v=replace(v,r"(\(((?>\w|(?1))*)\))(.*)",s"\g<3> \g<2>"))

r"(\(((?>\w|(?1))*)\))(.*)" is a recursive ((?1) recurses group 1) regex that will match the first outermost balanced parentheses (that don't contain unbalanced/reversed parentheses), with the second group containing everything inside the parentheses (not including the parentheses themselves) and the third group containing everything after the parentheses (until the end of the string).

replace(v,r"...",s"\g<3> \g<2>") will then move the second group to the end of the string (after a space, to act as a delimiter), with the relevant parentheses removed. By iterating until v==w, it is ensured that the replace is repeated until there are no parentheses left. Because matches are moved to the end, and then the next match goes for the first parenthesis, the result will be the string broken down in order of depth.

Then split returns all of the non-whitespace components of the string in the form of an array of strings (that have no whitespace).

Note that w="" is used in the ungolfed code to make sure that the while loop runs at least once (except if the input string is empty, of course), and is not needed in the golfed form.

Thanks to Martin Büttner for assistance with saving 3 bytes.

  • \$\begingroup\$ Neat, I've arrived at the same solution independently in Retina. It's 44 bytes there, but as it stands full-program solutions are not allowed. :/ \$\endgroup\$ – Martin Ender Nov 16 '15 at 20:25
  • \$\begingroup\$ You can save three bytes by using \w instead of [^()]. \$\endgroup\$ – Martin Ender Nov 16 '15 at 21:38
  • \$\begingroup\$ @MartinBüttner - thanks. I'd actually considered that, but I was worried that I'd overlooked something and that it would fail on some edge case. If you say it's fine, though, then it's fine. \$\endgroup\$ – Glen O Nov 17 '15 at 2:22

Python, 147 bytes

def f(s):
 d=0;r=[['']for c in s]
 for c in s:
  if c=='(':d+=1;r[d]+=['']
  elif c==')':d-=1
 return[i for i in sum(r,[])if i]

Unit tests:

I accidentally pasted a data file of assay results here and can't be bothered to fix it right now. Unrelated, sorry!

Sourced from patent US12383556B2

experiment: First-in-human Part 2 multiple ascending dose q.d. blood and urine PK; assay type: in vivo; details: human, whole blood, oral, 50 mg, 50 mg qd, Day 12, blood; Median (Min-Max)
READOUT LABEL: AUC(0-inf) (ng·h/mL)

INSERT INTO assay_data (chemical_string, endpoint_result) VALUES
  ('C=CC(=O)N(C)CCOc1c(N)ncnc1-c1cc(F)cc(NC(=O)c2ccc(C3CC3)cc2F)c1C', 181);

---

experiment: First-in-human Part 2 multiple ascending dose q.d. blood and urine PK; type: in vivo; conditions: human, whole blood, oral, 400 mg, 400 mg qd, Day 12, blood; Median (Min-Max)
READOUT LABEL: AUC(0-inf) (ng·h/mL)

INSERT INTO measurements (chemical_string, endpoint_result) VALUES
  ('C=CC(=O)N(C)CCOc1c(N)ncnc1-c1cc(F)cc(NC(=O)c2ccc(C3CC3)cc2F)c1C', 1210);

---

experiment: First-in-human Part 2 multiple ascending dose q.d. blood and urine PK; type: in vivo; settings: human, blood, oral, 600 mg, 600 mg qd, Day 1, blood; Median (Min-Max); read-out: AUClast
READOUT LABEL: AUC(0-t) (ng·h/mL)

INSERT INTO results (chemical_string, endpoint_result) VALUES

assert f('a(b)c(d)e') == ['ace', 'b', 'd']
assert f('a(b(c)d)e') == ['ae', 'bd', 'c']
assert f('a((((b))))') == ['a', 'b']
assert f('a()b') == ['ab']
assert f('') == []
assert f('a') == ['a']
assert f('(((a(b)c(d)e)f)g)h') == ['h', 'g', 'f', 'ace', 'b', 'd']
assert f('ab(c(((d)ef()g)h()(i)j)kl)()') == ['ab', 'ckl', 'hj', 'efg', 'i', 'd']

I like this puzzle; it's very cute!


Pyth, 32 bytes


Test suite

Loosely based off of @Quuxplusone's approach. Builds up space separated lists of the characters at each depth, then splits them and filters out the empty groups. The working list is rotated to keep the current depth's list in front at all times.


Retina, 44 41 bytes

$4 $1

Run with the -s flag. Notice the space at the end of the last line.

I came up with this solution independently of Glen O but it turns out to be identical. The idea is to match the first pair of parentheses, remove it, and insert its contents at the end of the output (repeatedly). Due to .NET's lack of recursion in regex, I had to use balancing groups which is four bytes longer.

If you don't understand the first regex, let me refer you to my SO answer about balancing groups. Since the input is guaranteed to be correctly parentheses, we can save two bytes by matching ) with . instead of \). Then we simply match the rest of the string with (.*). $4 $1 first writes back said rest of the string (omitting both the parentheses and their content), and then the content of the parentheses after a space. The +` tells Retina to repeat this step until the string stops changing (which only happens once all parentheses have been removed).